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Sharp PG-LX2000 Conference Room Projector Review

Performance
4
Features
Ease of Use
Value
Intended Use:
Business
Sharp PG-LX2000 Projector Sharp PG-LX2000
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2000:1 Contrast Ratio
2800 Lumens
PC 3D Ready
Street Price: n/a
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The Sharp PG-LX2000 Projector:
Simple, Budget-Priced, and Capable

Marc Davidson, September 26, 2012
ProjectorCentral.com

Introduction

The Sharp PG-LX2000 has the sort of clunky look that suggests there was little to no money spent on an industrial designer. However, it should appeal to anyone who cares less about how good the projector looks than how good the image on screen looks, especially if there's a tight budget involved.

As you might expect from its $555 street price, the PG-LX2000 focuses on basics. Built around a DLP chip, it offers a native 1024x768 resolution, a 2800 lumen rating (which we measured at 2557 lumens), and relatively few connectors. In a welcome touch, however, one of the connectors is for HDMI, which is often missing from budget models. Like most newer DLP projectors, it also offers 3D, which is a minor extra at best, since it's limited to computer input only, at 1024x768 and 800x600, and Sharp doesn't include any 3D glasses.

What makes the PG-LX2000 stand out is its image quality, particularly for data images, combined with fewer rainbow artifacts for both data and video than most DLP projectors. Factor in the 5.1-pound weight, the convenience of a 1.2x zoom, and a low running cost to complement the low initial price, and the PG-LX2000 can fit nicely for either permanent installation or portable use in classrooms or businesses where cost is a key consideration.

Strong Points

Excellent data image quality. The PG-LX2000 did particularly well on data image quality. Autosync worked notably well in my tests, with images nearly as rock solid with an analog VGA connection as with a digital HDMI connection. From 12 feet away, I could see only the slightest jitter on a 98" diagonal screen and only on images that tend to cause pixel jitter. Most people probably won't notice any jitter at all if they're not looking for it, even on similar images.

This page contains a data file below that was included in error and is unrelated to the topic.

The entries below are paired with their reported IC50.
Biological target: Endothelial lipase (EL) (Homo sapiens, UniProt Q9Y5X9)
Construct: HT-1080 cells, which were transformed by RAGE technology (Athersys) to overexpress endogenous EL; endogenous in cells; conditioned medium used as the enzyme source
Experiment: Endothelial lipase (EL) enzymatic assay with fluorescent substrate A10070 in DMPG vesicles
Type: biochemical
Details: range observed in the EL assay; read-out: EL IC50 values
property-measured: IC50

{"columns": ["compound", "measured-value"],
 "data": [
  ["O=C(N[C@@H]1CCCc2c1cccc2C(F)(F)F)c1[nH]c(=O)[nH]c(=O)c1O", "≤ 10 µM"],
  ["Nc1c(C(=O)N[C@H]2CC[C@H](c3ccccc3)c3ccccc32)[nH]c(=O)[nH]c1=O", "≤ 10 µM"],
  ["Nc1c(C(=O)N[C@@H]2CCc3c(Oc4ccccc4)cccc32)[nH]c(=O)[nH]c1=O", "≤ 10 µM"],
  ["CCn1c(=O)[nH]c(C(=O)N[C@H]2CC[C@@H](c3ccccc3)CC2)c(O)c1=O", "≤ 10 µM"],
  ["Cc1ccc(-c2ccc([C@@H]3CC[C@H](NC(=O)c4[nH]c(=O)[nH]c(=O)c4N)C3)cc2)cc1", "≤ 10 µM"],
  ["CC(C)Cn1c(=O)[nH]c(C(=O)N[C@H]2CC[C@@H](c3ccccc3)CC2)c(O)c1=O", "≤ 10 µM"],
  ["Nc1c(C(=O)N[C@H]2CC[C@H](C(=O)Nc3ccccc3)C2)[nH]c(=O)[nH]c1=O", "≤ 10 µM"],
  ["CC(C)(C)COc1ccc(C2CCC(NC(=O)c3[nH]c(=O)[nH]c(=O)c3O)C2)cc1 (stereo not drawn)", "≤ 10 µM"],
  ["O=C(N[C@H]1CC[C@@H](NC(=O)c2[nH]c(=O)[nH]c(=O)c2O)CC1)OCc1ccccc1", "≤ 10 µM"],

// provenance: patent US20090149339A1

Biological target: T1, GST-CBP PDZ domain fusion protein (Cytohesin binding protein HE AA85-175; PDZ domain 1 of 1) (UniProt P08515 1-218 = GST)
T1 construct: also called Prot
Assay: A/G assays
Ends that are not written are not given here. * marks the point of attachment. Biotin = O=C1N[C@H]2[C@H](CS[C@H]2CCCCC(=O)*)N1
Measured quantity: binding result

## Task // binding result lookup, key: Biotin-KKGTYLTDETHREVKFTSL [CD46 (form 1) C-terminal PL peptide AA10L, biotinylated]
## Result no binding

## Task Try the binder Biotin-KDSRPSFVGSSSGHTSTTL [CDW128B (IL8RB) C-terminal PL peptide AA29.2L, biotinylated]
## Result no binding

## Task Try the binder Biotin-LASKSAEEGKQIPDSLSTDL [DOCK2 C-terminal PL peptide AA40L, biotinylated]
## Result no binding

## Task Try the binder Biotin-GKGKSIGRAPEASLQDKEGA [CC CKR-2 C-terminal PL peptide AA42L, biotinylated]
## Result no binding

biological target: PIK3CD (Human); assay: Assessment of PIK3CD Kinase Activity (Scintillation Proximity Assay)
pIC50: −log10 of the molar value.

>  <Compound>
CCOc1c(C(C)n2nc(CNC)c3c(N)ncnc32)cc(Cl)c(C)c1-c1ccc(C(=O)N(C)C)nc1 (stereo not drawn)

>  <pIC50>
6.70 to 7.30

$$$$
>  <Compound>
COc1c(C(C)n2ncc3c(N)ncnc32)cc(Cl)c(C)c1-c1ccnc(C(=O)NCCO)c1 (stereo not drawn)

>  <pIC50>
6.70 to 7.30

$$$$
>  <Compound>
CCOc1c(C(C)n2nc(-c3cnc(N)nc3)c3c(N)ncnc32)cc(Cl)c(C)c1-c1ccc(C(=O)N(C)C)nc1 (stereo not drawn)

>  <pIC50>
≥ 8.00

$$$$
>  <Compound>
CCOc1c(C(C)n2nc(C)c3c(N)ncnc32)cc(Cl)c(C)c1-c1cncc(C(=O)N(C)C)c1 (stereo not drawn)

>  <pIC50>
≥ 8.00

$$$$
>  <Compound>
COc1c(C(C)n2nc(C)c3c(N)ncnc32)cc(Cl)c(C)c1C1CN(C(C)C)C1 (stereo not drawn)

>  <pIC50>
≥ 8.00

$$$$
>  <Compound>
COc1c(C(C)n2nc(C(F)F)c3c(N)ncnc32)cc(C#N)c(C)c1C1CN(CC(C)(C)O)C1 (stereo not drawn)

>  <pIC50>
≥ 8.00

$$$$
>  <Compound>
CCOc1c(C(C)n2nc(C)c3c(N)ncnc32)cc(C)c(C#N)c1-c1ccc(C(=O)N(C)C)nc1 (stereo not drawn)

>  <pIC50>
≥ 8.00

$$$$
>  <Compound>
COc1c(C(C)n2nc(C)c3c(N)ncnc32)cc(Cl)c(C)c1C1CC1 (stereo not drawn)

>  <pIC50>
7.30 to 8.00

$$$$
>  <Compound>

Also a key issue for data screens is that both black on white and white on black text was crisp and readable at sizes as small as 7 points. Color balance was suitably neutral in all preset modes, including the brightest, which is unusual. Some colors were a little dark in terms of a hue-saturation-brightness model, making green and yellow a little dull rather than vibrant. However, colors were fully saturated and reasonably eye catching.

Few rainbow artifacts, particularly with data images. Every DLP projector I've ever tested shows rainbow artifacts, but the PG-LX2000 gets high marks for showing them less often than most. The only time I saw the artifacts in data screens was with one test image that's designed to make them show up. As is typical, the rainbows showed up more often with video, particularly in black and white clips and night scenes, but still far less often than most with most DLP projectors. Even those who see these artifacts easily are unlikely to see them often enough to find them annoying with either data screens or video.

Low running costs. DLP projectors help keep running costs down simply by not needing filter replacements. The PG-LX2000 lowers the cost further with a reasonably long lamp life, rated at 3,000 hours in Standard mode and 5,000 hours in Eco mode. Even better, when you need a new lamp, the replacement cost is just $149.

Surprisingly usable video quality. Given its 1024x768 native resolution, the PG-LX2000 has some obvious limits on its video quality. In particular, it has to scale any widescreen HD input to fit in the available pixels on the screen. Within those limits, however, it does surprisingly well.

In my tests, the projector didn't show any posterization and it showed only minor loss of shadow detail, even in scenes that tend to cause those problems. It also handled skin tones well and showed minimal noise in large solid areas. The relative lack of rainbow artifacts also helps, particularly for long sessions. The PG-LX2000 isn't a substitute for a home theater projector, but its video is watchable, making it suitable for classroom or business use.